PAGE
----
I admit to having a case of "collect them all". It all began in the late 90's when my girlfriend bought me a Gameboy and the new game Pokemon for my birthday. Actually, I think it started way before then, but that was the first time I actually noticed it. I collected them all... 

So when it was time for buying new paints I got them all. When switching from Vallejo MC (good paints) to the Reaper Master Series I actually bought them all. I excuse myself a little since they're not stocked locally in Europe. So it was either getting them all and save some on postage or getting them triad by triad and having to pay quite a lot in postage. 

This made me end up with 200+ paint pots. That had to be sorted in some way or another due to the triad system. I do like the triads. When doing fast paintjobs it removes the "what color shades/highlights with what?"-step. But it's a pain when your paint pots are spread in a box and you spend 15 minutes trying to find one out of 200.

Earlier I bought some racks from Eslo Terrain ( they were great once you got over the hurdle of assembling them. They were also a bit cumbersome to move around and although they were constructed really sturdy I felt they were kinda overbuilt.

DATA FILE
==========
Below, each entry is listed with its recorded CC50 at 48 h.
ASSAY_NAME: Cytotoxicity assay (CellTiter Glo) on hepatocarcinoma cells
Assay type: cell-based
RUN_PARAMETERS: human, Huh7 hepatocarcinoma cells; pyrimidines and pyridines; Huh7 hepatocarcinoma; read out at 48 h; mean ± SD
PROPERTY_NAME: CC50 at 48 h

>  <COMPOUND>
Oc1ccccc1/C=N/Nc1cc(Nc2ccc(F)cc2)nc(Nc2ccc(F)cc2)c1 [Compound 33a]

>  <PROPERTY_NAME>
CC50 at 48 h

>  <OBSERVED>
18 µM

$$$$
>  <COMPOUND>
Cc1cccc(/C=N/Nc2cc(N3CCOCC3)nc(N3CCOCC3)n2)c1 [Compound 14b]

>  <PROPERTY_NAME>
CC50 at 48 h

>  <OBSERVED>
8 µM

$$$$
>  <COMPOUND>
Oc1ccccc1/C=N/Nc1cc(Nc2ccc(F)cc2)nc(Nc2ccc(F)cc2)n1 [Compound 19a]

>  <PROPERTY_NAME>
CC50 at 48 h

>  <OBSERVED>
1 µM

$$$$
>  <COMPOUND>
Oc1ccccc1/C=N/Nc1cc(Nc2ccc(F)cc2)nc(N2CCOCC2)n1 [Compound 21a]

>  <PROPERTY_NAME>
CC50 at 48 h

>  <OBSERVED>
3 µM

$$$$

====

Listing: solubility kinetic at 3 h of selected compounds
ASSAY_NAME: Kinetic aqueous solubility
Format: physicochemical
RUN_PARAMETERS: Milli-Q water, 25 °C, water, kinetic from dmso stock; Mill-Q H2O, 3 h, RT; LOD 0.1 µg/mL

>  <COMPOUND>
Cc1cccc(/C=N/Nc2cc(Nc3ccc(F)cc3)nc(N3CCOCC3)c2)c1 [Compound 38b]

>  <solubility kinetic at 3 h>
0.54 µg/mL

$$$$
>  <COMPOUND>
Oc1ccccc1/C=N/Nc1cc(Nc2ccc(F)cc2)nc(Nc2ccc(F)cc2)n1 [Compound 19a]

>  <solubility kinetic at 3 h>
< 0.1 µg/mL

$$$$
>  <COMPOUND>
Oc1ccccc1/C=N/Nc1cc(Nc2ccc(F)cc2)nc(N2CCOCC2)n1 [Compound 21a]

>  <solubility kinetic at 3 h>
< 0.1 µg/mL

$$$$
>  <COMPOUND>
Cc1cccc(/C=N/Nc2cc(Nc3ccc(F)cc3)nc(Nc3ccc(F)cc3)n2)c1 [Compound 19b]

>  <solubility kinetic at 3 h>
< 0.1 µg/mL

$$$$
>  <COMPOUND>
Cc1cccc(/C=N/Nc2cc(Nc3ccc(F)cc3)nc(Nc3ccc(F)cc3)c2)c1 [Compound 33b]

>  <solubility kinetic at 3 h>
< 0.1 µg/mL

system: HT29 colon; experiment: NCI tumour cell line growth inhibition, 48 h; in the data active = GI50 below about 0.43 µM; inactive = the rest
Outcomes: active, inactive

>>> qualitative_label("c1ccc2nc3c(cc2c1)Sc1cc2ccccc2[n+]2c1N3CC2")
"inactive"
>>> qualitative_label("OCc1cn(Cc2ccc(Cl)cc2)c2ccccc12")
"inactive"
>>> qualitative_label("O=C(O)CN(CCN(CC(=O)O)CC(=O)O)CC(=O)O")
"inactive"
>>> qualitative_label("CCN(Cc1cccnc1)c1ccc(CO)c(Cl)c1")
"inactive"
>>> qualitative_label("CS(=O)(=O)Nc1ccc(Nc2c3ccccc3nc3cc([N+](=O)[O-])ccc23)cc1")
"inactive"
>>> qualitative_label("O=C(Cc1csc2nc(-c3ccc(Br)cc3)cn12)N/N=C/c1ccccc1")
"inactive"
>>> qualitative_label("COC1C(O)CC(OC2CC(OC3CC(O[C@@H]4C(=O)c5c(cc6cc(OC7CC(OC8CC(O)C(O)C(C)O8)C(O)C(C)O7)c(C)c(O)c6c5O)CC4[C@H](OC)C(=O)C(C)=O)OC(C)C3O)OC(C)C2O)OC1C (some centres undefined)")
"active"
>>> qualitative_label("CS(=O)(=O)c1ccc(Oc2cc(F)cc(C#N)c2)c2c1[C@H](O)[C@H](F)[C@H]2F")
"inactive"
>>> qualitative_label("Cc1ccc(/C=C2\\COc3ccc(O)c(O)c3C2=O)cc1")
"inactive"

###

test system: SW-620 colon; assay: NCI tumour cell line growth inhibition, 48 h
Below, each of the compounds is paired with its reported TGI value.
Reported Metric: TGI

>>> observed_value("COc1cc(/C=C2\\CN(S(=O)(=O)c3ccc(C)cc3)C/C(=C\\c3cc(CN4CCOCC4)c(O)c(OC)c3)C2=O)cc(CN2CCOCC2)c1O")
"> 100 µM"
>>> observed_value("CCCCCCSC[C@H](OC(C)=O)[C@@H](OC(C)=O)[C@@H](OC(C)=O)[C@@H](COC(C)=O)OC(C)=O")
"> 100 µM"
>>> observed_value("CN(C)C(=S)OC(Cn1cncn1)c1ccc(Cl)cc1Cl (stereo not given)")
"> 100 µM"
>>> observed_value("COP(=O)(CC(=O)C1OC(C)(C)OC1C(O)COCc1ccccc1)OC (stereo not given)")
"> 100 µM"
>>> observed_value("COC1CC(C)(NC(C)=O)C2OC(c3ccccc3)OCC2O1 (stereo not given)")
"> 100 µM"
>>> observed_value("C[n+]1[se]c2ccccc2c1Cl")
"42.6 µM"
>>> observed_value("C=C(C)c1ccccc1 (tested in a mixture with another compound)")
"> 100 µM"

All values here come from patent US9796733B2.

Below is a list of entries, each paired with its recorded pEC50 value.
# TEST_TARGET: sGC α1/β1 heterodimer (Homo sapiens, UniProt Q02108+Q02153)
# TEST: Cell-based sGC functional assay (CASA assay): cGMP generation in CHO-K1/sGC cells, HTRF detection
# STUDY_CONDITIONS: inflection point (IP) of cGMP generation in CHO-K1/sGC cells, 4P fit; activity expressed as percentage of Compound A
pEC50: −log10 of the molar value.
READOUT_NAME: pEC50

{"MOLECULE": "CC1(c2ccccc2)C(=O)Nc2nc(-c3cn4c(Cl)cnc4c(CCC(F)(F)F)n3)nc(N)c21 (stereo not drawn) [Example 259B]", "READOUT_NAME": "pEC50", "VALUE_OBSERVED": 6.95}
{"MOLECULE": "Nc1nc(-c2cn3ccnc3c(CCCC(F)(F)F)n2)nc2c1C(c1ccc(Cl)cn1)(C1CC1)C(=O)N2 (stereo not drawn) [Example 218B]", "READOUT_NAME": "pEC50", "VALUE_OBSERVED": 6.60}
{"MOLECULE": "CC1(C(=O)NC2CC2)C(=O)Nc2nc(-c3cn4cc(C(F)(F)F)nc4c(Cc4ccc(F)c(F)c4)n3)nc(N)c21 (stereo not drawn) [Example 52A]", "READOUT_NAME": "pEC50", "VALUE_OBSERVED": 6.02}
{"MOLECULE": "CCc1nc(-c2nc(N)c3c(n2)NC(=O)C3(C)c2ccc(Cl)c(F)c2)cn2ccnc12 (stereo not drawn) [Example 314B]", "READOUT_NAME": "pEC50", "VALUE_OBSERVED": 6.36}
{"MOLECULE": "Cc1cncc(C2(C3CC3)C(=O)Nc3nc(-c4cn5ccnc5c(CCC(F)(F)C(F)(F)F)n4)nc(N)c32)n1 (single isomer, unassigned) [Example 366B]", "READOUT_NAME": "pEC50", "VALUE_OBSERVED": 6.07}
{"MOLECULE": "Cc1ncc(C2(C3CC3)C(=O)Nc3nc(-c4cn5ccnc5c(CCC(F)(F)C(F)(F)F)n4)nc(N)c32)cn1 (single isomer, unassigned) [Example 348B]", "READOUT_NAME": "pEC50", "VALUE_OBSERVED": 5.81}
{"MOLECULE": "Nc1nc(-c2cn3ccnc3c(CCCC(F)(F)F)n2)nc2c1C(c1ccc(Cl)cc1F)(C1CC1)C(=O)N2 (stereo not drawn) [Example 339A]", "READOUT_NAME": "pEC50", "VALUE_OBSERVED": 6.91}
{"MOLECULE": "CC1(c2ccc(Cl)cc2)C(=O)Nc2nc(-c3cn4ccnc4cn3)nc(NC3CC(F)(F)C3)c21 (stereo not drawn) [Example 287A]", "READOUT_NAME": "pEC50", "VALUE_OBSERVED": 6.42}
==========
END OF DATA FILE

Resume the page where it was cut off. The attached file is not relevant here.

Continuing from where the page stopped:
That about that. About two weeks ago I stumbled upon the polish company Hobby Zone that had a bunch of racks avaliable. The construction was kinda slimline compared to the racks from Eslo. No need for glue. Best of all, they were really inexpensive! Order away!

A week later they were here, together with one of the work stations that I'll review later. Just give me time to use it for a while. :)


The racks came in a "flat box". So you had to assemble them yourself. Not at all a hard thing to do. The three uprights slot into the bottom part (the part with a logo) and the shelves slides and locks, due to friction, onto the uprights. No need for glue! In the picture above you can see the sub-assemblies pretty clear.